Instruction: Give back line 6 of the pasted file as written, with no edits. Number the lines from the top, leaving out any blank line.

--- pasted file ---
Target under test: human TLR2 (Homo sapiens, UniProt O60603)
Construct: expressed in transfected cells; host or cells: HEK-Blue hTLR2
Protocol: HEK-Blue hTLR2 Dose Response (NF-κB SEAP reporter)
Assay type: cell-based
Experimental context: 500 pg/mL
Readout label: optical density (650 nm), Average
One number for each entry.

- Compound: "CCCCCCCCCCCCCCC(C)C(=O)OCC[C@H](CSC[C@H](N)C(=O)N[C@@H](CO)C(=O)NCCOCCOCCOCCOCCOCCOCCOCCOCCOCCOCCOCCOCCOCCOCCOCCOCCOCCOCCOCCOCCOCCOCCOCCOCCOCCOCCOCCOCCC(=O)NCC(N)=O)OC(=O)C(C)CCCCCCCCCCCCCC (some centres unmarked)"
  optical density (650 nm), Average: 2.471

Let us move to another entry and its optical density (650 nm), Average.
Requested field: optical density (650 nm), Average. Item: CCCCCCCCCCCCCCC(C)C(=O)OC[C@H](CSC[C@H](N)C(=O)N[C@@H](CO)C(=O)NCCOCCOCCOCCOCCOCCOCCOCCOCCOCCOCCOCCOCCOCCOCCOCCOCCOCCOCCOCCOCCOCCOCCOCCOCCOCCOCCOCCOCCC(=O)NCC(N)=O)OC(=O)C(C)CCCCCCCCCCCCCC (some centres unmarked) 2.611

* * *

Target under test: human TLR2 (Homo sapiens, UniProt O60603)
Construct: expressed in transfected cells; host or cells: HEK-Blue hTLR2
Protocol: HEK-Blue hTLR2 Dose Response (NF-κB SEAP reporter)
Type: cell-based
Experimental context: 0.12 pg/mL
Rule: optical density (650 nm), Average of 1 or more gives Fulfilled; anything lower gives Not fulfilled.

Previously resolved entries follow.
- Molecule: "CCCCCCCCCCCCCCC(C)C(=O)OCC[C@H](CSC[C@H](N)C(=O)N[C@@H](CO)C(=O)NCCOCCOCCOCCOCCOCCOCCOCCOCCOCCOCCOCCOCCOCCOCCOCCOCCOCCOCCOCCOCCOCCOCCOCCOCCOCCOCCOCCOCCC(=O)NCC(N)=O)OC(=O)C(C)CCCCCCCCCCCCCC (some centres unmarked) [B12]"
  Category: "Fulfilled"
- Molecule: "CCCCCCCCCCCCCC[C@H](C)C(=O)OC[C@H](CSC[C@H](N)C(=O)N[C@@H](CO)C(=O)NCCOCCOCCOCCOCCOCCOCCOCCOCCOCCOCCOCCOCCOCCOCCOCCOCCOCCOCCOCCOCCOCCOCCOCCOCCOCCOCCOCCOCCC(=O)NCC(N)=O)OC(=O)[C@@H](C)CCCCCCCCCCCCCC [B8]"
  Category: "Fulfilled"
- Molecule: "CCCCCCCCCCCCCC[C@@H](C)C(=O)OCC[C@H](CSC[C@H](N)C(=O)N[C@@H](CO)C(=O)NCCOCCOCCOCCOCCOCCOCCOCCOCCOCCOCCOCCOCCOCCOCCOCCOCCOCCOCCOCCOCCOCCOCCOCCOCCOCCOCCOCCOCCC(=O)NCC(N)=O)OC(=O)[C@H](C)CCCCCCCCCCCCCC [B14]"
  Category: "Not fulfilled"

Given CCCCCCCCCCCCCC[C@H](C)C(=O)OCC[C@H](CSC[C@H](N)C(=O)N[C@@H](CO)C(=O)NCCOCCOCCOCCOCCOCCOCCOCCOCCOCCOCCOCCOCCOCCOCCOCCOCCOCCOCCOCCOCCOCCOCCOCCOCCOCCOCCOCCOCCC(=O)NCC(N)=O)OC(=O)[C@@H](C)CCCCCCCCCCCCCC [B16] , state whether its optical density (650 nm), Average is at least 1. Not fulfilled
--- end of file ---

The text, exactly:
Readout label: optical density (650 nm), Average